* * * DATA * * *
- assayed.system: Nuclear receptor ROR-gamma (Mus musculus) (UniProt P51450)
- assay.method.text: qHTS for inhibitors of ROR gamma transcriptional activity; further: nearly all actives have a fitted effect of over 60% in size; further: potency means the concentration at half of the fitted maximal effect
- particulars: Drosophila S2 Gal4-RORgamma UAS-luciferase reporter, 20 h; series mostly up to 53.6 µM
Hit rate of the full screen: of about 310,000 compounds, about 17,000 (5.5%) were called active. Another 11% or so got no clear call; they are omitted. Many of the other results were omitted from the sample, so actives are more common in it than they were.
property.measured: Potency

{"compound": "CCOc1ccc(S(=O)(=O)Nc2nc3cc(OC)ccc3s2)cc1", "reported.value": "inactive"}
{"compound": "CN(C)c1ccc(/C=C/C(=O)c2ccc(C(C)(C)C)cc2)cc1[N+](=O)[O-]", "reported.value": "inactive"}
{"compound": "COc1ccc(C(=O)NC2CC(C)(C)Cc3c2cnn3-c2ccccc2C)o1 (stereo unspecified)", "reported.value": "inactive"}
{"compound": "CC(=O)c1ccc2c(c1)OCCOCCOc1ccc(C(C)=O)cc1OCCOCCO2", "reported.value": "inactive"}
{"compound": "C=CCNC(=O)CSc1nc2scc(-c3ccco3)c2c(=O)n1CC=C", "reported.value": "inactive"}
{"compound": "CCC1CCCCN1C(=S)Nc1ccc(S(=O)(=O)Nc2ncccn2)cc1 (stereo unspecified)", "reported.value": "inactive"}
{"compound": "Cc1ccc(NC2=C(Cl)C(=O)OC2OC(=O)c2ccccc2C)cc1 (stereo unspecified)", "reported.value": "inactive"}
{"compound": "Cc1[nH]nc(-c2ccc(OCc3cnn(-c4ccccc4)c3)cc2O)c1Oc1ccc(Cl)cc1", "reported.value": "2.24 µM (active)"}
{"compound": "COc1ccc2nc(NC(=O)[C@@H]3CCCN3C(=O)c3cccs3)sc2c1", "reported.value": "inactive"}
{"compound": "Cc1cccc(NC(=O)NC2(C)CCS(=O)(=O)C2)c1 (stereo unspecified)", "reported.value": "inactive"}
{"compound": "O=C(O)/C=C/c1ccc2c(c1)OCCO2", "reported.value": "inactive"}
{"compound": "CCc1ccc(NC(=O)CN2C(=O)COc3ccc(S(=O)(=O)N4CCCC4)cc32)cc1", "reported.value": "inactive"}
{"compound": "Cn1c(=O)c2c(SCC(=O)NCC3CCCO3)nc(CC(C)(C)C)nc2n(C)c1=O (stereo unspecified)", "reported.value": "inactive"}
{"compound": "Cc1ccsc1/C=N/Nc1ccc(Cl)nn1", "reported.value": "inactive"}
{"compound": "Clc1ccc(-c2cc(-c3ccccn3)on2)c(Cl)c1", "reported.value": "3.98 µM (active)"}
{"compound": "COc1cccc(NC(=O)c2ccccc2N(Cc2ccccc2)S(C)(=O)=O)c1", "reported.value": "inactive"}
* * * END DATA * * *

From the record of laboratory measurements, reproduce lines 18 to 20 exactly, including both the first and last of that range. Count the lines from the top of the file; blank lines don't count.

{"compound": "Cn1c(=O)c2c(SCC(=O)NCC3CCCO3)nc(CC(C)(C)C)nc2n(C)c1=O (stereo unspecified)", "reported.value": "inactive"}
{"compound": "Cc1ccsc1/C=N/Nc1ccc(Cl)nn1", "reported.value": "inactive"}
{"compound": "Clc1ccc(-c2cc(-c3ccccn3)on2)c(Cl)c1", "reported.value": "3.98 µM (active)"}